Customer Support Tailored for E-Commerce
Customer Service over the Phone, through Live chat, by E-mail and on Social media
The e-commerce sector shows no signs of slowing down. According to reports carried out by internetretailer.com e-commerce in the U.S grew by 14.6% in 2015, totalling $341.7 billion in sales. Here in Ireland, things are also looking up, an article published by the independent states that Ireland ranks “first of 28 EU countries at incorporating technology at work”. Furthermore “Ireland also tops the European tables when it comes to selling online across borders”, the article goes on to examine the improvements that can be made in broadband coverage and training but it is extremely encouraging to see Ireland top these charts.
Customer service plays a significant role on the back end that affects sales and marketing on the front end. For smaller online businesses customer service acts as a way to stand out from the crowd and create brand advocates, word of mouth can quickly spread about a unique product, perhaps for a niche market. For large online companies, it acts as a way of maintaining a positive public image and also a way of advertising a great service when targeting new markets or releasing new brand extensions.
Outsourcing Customer Service
One option for companies who really want omnichannel customer support is outsourcing to a third party customer service provider (CSP). The advantages:
- Cost Effective
- Interact with More Customers
- Open 24/7, 365 days of the year
The decision is knowing exactly what contact centre to choose and what exactly they can do for your business. Here are the ways that a third party customer service provider can help:
Customer Service Calls
These calls generally consist of post sales support. It includes helping customers through issues they may have with the service or product. An up to date FAQ page on an e-commerce website can solve a lot of these queries before a call needs to be made, it is for this reason that an FAQ page, or as it is now sometimes called a support centre, must be displayed clearly and be easily accessible.
The key here is product knowledge and customer tracking. Through effective training methods and easily accessible documentation a contact centre team of customer care representatives can become great representatives of a company. It’s all about answering questions, the more questions a customer asks the more interested they are. With a wealth of experience in over the phone interactions, we can also conclude that the Irish accent is a plus.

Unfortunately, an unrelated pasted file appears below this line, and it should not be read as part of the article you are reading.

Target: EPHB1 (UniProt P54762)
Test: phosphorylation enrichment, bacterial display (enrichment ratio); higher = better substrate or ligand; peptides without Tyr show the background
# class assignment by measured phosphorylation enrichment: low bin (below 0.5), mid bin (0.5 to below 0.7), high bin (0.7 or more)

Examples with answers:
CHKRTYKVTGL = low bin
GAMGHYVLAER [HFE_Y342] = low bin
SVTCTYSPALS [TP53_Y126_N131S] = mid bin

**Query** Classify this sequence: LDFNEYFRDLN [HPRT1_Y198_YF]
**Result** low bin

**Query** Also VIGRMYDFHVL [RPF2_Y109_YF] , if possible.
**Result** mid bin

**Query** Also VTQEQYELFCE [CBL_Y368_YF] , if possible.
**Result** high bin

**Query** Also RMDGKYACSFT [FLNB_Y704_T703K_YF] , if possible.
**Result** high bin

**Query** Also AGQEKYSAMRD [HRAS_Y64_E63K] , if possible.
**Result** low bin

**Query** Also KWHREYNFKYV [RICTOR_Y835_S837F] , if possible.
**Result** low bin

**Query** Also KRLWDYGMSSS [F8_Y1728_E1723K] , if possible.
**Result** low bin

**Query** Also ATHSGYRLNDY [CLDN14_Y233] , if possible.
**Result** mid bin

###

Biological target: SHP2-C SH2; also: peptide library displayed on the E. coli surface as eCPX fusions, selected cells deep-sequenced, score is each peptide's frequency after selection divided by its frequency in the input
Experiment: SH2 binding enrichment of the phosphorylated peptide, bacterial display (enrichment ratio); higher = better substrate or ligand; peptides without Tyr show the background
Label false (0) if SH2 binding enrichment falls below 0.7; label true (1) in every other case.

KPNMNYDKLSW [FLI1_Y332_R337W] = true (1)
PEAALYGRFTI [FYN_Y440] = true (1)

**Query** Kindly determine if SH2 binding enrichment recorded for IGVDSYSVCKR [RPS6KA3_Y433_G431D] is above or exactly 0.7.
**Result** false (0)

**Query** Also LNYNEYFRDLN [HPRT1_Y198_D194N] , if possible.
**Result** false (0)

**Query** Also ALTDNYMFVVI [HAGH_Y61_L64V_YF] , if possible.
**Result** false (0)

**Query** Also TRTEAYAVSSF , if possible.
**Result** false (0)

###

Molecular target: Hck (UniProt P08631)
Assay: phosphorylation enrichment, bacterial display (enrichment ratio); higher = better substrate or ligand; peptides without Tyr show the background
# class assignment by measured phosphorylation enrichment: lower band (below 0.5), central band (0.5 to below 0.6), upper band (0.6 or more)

Non-product related calls actually account for a surprising amount of interactions. Whether it is someone looking for the marketing manager, a client requesting an invoice or a B2B sales call. These can be logged or escalated depending on a companies preferences.
In some cases, an inquiry may need to be forwarded immediately. This may be for an urgent emergency situation, an extremely irate customer or perhaps an important client. There are 2 types of escalations, one is a blind transfer where the customer is transferred there and then, the second is a confirmed transfer where the agent will speak with the point of contact before transferring or returning to the call.
Customer Service Emails
Supporting customers via email is standard for most contact centres. The important things are quick response times and proper spelling. Some companies prefer to work with a template based response method whilst others prefer a more personal reply, as a contact centre, we tailor our methods accordingly.
Customer questions coming in over Facebook or Twitter need to be
answered a lot quicker than email. Large scale companies will have the resources to have dedicated in-house teams to handle these queries but for SME’s a third party may be a viable option as it ensures every Tweet is responded to for a fraction of the cost.
People will always notice an SMS message. It is a tool used for advertising, notifying, confirming and more. For example, an e-commerce company sends an email containing the SMS message and a list of numbers to the contact centre. From there the dedicated team can contact everyone on this list quickly and cost effectively.
Live chat is faster again it’s immediate and looks good on a website. It is a fantastic sales tool that can decrease shopping cart abandonment drastically. Live chat is another channel that makes a website more friendly, more alive and reassures customers just as a salesperson in a brick and mortar store would.
IVR Services (Interactive Voice Response)
An e-commerce business may want their customer service broken down into different departments and filter customers to the team that best suits their requirements. This also means that first call resolution is higher. For example, you may want to handle all financial queries in-house but may want to outsource customer service calls, IVR can be set up by a contact centre to accomplish this.
On the back end, a contact centre can work with your chosen e-commerce software to track orders, shipping numbers and outstanding cases. This can be used to improve the level of customer support by allowing the contact centre team to track customers and increase first call resolution.
Refunds/RMA’s (Return merchandise authorization) are a major part of shipping products to customers. Using a contact centre allows you to handle extremely busy periods such as Christmas by working through those case tasks on the back end and the front end.
Who is better suited to carry out the reports than the very company handling the customers? From our experience, these are mostly done monthly. It is a great way of determining a companies busiest periods and identifying trends developing in the marketplace. Furthermore, it allows the e-commerce company to give feedback on call recordings and emails so both parties can constantly improve.